"Jesus said, 'I am the way.' He didn't say 'I'm one of the ways.' He said, 'I am the way, I am the truth, and I am the life.' I'm betting my life that Jesus wasn't a liar," Warren added, as previously reported by The Christian Post.
Warren is the lead pastor of Saddleback Church, located in Lake Forest, Calif. The megachurch's weekly attendance averages 20,000 people.
"I think the only way any of us get into heaven is God's grace. I'm not getting to heaven on my integrity. I'm not getting to heaven on my goodness. I'm getting to heaven on what I believe Jesus said is grace, and the fact is it's available to everybody," Warren added.


  1. What interests me most about it, from the perspective of a technical hyper-orthodox Christian apologist, is that the survey's wording and reportage focused on the idea of one or another religion being the means (much moreso the exclusive means) of how we receive eternal life (or rather staggeringly how we "obtain" it!)

    This mindset has been endemic in the Church since at least the 2nd century (maybe earlier)--but strictly speaking it is the heresy of gnosticism: the idea that we go to heaven or are otherwise saved by holding the proper beliefs like doctrinal passcards. It is very closely related to legalistic Judaism, where it is not our doctrinal beliefs per se but our doctrinal practices which get us into heaven. (Sometimes these concepts at least allow for God to have graciously bestowed these beliefs and/or practices upon us, but much more often the wording is that we obtain salvation by doing these things. Although then again a pastor may practically preach or even outright say such things, and then turn around later--maybe only moments later--and say something categorically different.)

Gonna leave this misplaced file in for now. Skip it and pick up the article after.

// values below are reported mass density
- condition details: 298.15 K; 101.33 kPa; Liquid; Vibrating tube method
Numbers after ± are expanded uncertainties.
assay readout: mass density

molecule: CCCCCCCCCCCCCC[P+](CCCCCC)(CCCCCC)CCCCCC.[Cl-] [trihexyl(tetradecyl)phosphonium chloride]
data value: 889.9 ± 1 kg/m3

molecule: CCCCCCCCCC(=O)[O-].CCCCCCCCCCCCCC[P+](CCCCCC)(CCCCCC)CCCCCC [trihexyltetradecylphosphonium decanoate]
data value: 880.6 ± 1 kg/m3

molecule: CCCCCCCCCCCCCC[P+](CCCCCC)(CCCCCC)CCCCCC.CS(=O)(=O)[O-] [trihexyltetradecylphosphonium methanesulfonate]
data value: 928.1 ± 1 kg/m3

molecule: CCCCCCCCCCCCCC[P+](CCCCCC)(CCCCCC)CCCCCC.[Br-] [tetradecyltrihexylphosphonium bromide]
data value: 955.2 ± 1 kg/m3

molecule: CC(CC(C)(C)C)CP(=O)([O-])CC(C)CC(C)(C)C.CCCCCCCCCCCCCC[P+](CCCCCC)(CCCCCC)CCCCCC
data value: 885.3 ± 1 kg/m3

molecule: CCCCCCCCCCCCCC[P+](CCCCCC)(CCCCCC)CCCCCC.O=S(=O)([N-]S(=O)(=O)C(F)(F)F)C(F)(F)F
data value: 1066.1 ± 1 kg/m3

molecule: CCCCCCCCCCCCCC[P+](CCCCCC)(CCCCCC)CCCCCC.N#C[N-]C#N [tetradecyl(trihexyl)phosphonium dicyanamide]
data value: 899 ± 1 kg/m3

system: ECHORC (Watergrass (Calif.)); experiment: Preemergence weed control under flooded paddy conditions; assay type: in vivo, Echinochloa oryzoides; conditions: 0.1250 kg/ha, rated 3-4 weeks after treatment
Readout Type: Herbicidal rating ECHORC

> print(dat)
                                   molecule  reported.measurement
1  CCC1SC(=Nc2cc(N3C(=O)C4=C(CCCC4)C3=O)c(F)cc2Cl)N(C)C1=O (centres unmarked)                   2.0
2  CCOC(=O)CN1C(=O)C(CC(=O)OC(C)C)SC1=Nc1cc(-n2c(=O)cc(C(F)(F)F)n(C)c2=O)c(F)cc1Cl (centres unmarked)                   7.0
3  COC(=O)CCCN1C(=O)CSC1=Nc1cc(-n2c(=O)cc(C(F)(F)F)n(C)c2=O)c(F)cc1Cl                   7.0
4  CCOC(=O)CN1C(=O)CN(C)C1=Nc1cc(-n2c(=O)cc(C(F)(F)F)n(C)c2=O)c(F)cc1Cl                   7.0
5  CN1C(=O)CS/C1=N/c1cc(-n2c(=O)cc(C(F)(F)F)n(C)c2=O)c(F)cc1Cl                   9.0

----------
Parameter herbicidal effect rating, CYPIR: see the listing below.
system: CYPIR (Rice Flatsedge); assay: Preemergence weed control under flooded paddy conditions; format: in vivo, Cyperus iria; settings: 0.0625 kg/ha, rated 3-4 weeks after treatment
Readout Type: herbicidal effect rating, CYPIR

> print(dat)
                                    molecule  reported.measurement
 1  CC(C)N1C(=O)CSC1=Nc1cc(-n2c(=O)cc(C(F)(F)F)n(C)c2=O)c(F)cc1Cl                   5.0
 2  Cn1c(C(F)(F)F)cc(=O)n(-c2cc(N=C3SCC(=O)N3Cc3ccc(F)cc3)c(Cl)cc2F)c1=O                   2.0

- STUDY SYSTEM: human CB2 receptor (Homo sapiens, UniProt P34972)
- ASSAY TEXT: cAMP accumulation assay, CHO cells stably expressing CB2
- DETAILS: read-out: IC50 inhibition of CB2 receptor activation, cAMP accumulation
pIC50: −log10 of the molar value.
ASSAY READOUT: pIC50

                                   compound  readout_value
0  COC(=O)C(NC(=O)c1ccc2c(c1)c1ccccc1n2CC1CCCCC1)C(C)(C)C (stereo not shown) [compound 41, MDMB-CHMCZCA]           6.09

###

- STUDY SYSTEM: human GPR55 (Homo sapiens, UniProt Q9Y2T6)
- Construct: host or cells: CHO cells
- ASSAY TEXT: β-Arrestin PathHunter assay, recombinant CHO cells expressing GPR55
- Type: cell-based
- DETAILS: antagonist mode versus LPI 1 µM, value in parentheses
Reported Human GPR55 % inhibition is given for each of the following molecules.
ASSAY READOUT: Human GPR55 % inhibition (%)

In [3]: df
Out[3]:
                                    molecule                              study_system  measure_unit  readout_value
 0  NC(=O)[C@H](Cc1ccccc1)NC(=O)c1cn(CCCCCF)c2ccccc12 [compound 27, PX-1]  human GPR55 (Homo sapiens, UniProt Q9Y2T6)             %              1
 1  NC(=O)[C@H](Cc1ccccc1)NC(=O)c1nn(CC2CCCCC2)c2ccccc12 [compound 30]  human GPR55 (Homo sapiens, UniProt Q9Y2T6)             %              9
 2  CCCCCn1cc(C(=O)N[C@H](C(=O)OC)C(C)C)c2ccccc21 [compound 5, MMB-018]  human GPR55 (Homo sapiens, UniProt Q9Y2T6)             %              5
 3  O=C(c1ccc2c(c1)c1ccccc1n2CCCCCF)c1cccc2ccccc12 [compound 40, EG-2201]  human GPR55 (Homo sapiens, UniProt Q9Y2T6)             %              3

Meanwhile, despite what the report says, Rob Bell (whatever his other faults are, which are distressingly common) never once says or by connotation even implies that people are saved by what religion they hold--not in Love Wins at any rate. On the contrary, he writes strongly and consistently against that notion.

    But of course, someone (I don't mean you per se Nick {g}) hugely dedicated to the idea that we are saved by holding to some set of ideas, would be very likely to comprehend that as Rob meaning 'we can be saved by or through holding to other sets of belief'!


  2. Hey JRP! Welcome once again. ;)

    If I understand your comment, I think I agree. If my (very tired) memory serves me right, I think MacDonald and Kierkegaard believed the same thing. Possessing correct doctrine didn't ultimately save people.

    Of course, I could totally be missing your point.


  3. Along with Jason's comment, I would also add that the question is a bit misleading: It is not a religion, but a person through whom salvation is obtained. So I imagine that it is technically possible to obtain a relationship with Jesus 'through' (or perhaps in spite of) a number of religions (including Christianity!). How likely that is, is a separate question to be explored.

  4. Jason,

    Saweeet! ;-)

    I think I ultimately agree with MacDonald.